Pre-war Rotherhithe was docks with dockers looking for work along a rat infested riverside. There were no yuppies or tourists. The Mayflower pub was still The Spread Eagle. 

Although the population rarely strayed far it could be well-informed. Everyone knew when far-flung Riga was frozen because timber did not arrive in Surrey Docks. This meant no work.

His mother Elizabeth was a cleaner at St Olave’s Hospital whilst his older sister Emma had a permanent job at Crosse & Blackwell in Bermondsey’s Crimscott Street.

He recalls moving from a slum to new flats where neighbours included union leader Dick Barrett and Max Bygraves who was then called Wally. 

Life was made better by the trees planted in the streets under the direction of Cllr Ada Salter and the mission to youth of Clare College. 

About this time Joe’s mother took him to his first political meeting at Millpond Bridge, the junction of Paradise Street and West Lane, next to Millpond Estate.

Joe writes that he never deviated from his ambition to escape the drudgery and poverty which was Rotherhithe but adds that leaving Rotherhithe did not mean Rotherhithe left him. He married local girl Irene Lambert from Abbeyfield Road at St Mary’s Church.

The paperback’s title comes from advice given to him as a boy by his mother.

When he landed the top job at 10 Downing Street he received congratulations from old friend Dick Barrett in Guy’s Hospital. Towards the end of the book he raises the prospect that Maxwell had bought a flat in Tooley Street.

On Rotherhithe today, where his Swan Lane has become Swan Street, Joe Haines reflects: “The material gains have been immemse, the community ones are less obvious.”

Kick ‘Em Back: Wilson, Maxwell and Me by Joe Haines (Grosvenor House; £8.95).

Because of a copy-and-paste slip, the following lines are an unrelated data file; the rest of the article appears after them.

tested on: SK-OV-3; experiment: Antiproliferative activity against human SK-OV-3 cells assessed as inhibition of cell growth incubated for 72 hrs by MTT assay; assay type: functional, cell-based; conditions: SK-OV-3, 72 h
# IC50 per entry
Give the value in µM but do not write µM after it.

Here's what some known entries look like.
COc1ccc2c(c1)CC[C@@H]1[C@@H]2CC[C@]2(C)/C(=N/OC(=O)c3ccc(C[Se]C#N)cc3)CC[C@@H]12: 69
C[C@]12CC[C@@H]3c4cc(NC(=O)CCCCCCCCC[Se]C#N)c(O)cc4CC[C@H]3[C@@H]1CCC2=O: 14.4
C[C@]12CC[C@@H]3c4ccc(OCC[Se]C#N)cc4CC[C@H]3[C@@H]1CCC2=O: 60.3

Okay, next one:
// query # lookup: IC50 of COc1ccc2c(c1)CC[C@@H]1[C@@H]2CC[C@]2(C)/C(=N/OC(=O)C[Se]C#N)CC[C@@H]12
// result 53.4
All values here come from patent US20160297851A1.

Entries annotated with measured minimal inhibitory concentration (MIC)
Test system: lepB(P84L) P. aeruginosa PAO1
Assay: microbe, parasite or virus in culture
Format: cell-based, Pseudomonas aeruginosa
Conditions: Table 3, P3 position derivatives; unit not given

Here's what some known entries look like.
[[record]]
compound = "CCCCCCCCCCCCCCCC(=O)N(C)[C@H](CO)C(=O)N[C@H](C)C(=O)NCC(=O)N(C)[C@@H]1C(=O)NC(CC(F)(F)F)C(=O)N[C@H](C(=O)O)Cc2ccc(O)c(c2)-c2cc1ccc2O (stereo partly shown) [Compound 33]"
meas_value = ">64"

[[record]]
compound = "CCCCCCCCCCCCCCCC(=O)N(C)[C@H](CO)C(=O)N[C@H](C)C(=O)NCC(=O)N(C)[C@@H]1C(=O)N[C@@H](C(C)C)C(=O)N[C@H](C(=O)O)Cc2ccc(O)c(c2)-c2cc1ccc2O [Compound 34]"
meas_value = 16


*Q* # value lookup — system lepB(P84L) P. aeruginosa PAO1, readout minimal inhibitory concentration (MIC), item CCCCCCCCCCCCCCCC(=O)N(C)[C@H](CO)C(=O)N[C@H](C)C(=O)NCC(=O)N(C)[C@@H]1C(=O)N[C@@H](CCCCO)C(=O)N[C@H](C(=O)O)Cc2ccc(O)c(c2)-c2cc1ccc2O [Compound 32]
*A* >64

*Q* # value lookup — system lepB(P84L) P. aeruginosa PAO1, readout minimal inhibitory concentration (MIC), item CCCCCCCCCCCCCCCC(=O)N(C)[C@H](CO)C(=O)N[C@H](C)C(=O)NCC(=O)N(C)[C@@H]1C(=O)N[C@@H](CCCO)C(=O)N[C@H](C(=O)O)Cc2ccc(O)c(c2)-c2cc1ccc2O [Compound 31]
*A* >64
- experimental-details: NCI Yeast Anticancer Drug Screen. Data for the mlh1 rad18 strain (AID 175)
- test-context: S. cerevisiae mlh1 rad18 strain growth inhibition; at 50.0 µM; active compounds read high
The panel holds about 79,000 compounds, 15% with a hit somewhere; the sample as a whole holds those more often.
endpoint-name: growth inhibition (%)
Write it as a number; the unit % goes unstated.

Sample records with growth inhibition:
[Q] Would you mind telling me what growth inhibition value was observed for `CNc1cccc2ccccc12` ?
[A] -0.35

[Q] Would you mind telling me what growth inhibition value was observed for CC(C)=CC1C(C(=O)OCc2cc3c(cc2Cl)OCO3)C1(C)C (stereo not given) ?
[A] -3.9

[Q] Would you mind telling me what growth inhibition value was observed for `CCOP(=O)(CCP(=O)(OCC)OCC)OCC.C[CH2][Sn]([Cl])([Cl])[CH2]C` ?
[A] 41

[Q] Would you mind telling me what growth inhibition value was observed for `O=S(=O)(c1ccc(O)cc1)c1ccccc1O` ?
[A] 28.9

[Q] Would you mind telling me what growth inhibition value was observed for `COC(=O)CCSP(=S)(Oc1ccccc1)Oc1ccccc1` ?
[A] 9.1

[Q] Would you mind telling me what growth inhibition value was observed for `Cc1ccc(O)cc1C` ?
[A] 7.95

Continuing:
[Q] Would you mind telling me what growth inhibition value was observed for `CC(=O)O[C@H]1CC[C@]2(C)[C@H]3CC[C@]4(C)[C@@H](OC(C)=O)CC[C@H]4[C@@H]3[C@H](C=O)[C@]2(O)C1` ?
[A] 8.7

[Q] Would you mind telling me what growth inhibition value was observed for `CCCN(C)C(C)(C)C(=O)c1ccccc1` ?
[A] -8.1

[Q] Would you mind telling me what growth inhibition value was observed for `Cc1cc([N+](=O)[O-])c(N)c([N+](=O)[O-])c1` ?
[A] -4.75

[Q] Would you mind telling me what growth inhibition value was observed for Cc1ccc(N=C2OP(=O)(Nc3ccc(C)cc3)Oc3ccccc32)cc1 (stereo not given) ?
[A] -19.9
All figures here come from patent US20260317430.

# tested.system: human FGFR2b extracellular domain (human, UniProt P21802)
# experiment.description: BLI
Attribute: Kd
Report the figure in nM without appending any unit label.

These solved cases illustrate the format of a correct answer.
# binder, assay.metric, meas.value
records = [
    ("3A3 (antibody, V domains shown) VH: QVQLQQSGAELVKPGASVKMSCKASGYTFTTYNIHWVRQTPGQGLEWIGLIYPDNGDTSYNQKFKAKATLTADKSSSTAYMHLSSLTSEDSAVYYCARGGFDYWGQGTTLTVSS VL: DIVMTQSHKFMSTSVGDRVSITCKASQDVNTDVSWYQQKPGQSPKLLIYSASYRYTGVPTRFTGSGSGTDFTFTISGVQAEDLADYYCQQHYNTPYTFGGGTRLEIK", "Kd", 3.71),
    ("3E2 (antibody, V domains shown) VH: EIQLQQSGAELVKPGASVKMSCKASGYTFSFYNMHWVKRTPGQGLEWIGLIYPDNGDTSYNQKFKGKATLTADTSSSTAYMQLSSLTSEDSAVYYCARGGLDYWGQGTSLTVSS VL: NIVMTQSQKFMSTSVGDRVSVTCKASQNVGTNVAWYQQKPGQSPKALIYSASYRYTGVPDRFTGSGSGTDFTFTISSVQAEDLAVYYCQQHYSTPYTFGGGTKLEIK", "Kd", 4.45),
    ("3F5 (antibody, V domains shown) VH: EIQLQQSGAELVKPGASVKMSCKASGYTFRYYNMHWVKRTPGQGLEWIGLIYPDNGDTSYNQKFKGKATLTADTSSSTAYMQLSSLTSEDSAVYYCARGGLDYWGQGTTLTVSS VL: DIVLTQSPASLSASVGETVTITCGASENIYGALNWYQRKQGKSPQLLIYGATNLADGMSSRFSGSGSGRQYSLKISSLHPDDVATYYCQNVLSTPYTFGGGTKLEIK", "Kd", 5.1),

With a year to go, the partnership of Southwark Council, British Land and United St Saviour’s Charity has started awarding grants to local organisations for commemorating the 400th anniversary of the Mayflower sailing. 

Rotherhithe and North Southwark has a long seafaring and ship building history and was the place where Christopher Jones, the captain and part owner of the ship, and many of the crew of the Mayflower lived. 

So far, part of the £140,000 programme has gone to such diverse projects as Club Herop’s photojournalism initiative, Bermondsey  Artist Group’s two year community multi-media programme, the Illuminate Rotherhithe festival, Art in the Park’s schools programme, an intergenerational theatre piece run by London Bubble and a number of local historical talks and events.

Michael Daniels, President of Rotherhithe and Bermondsey Local History Society said he was delighted to be awarded a grant. He commented: ‘Our Local History Society organises illustrated monthly talks on fascinating subjects.  During the summer of 2020 we will stage a mini-series of talks and walks about the Mayflower here in Rotherhithe’.

Naomi N Dibum, Project Manager at Club Herop said: ‘By receiving this grant, every young person will create a range of work that represents the learning of their peers and understand the relevance of the Mayflower narrative today and the difficulties faced by the migrants during their journey’.

Cllr Rebecca Lury, Deputy Leader of Southwark Council said she was really pleased by the range and quality of the applications received so far.

‘We have had a very impressive list of applicants, but the good news is we still have over £60,000 in grants to award as part of stage two and three.  Therefore, I would encourage any local group, school or other interested party who have a project which is connected to the Mayflower, and use the application process on the Council’s website to apply for a grant’.